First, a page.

To me what is surprising is the whole rear of the site was concreted and tarred over creating a large area like a parade ground for what in effect were small buildings. All I can think is perhaps it was used as a parking or storage area for supplies prior to the D DAY invasion because the whole area was packed with troops and supplies prior to Overlord. Post war the site was used by the local council to store grit and was completely covered in mounds when I was younger but most have now gone.

    I'll probably return again in the future to try to get better interior shots.

    Looking back toward the main gate and guard house.

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    The original perimeter fencing.

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    The original entrance light.

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    Various views of the pump building.

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    Interior pictures, this retains a few electrical fittings, pump bearings etc.

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    Sadly the pump room has been filled probably unofficially with dumped tires.

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    Looking back toward the building across the storage area?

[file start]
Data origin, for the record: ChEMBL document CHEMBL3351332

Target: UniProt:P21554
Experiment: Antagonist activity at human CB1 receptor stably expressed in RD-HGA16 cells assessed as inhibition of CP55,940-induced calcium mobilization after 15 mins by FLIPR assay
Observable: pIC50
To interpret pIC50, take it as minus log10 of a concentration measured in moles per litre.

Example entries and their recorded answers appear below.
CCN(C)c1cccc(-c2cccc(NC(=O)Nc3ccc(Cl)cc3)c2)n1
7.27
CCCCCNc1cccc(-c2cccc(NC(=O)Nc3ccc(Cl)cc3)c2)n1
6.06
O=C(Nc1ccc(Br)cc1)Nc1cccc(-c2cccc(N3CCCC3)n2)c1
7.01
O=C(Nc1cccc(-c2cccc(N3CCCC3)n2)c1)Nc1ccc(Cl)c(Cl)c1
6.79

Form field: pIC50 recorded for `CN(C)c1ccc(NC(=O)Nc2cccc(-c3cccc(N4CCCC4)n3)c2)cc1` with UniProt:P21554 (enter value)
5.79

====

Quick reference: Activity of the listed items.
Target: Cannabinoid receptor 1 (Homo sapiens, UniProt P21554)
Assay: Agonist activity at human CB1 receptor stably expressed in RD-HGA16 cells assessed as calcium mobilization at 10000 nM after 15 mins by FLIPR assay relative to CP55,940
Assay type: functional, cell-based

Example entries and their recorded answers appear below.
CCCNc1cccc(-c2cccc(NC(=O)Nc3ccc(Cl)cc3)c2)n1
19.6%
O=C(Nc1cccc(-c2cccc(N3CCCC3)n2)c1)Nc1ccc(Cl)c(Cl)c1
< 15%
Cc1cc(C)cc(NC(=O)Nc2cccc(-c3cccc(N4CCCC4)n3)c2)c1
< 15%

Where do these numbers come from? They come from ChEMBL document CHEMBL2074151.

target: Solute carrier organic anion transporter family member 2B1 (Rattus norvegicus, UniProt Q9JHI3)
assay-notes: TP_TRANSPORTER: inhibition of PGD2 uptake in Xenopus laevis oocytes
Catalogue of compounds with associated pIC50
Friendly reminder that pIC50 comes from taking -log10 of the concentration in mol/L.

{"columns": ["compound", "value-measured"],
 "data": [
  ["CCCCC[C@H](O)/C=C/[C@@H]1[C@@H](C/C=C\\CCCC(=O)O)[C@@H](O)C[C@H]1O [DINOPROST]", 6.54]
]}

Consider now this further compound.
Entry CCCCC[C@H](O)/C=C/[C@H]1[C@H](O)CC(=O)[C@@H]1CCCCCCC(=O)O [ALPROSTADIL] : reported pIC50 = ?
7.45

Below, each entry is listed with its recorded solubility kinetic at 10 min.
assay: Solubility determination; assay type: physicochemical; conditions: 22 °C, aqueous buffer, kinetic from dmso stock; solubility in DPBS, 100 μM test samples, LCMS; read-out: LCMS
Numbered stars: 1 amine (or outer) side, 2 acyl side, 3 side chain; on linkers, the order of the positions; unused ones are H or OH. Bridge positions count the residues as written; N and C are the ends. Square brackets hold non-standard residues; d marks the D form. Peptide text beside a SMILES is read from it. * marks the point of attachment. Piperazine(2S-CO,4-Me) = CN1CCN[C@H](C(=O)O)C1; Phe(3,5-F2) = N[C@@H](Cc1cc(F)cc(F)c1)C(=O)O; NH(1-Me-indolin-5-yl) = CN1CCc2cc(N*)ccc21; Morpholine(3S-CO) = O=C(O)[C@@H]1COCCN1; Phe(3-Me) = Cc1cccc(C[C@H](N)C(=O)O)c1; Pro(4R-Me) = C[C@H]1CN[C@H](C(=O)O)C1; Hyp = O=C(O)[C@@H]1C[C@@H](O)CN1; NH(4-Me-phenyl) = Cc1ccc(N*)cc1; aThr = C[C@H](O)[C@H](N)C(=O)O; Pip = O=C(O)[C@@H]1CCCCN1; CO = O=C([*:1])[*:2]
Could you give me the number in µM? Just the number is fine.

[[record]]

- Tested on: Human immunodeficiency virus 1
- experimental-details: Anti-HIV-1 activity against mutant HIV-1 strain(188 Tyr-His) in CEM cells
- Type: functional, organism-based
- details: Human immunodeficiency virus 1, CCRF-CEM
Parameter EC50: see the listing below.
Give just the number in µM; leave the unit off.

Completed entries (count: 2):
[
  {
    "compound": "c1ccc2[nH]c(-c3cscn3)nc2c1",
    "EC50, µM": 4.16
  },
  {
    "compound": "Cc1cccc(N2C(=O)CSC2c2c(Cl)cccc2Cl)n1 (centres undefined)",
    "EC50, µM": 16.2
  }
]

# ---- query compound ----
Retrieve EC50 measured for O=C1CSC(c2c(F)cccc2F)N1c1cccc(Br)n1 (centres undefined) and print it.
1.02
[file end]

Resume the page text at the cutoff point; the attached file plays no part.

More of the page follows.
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    more to follow.

    LUCKYSTRIKE

  2. #2

    Default Re: Booster Pumping Station for 'PLUTO' British Strategic Oil Pipeline

    Now on to the electrical building.

    As you can see it was substantially built, notice the free standing blast walls covering the entrances.

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    Looking between the blast wall and building wall toward an original door still in position.

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    Looking into one of the rooms.

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    Original electrical fittings still in place.

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    Another room, with a base perhaps for a transformer?. I took two pictures in this room pointing at the corners surprisingly when I took the second the flash seemed to bounce back out of the room dazzling me a little. That photo showed a misty shape I couldn't explain.

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    The final picture is taken looking through the old office type building from the position where the wall has collapsed.

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    Thank you

    LUCKYSTRIKE

  3. #3
    ?

    Default Re: Booster Pumping Station for 'PLUTO' British Strategic Oil Pipeline

    Thats an interesting piece of ww2 history LS, i believe there is a prefab building on the coast which is now occupied that has the original fittings and extra thick walls to prevent blast damage, the pipe line is supposed to have run right through the building and into the sea some 100yds away, there was a program on the box some time ago, the old boy that lives there now hasnt altered the interior execpt for decorating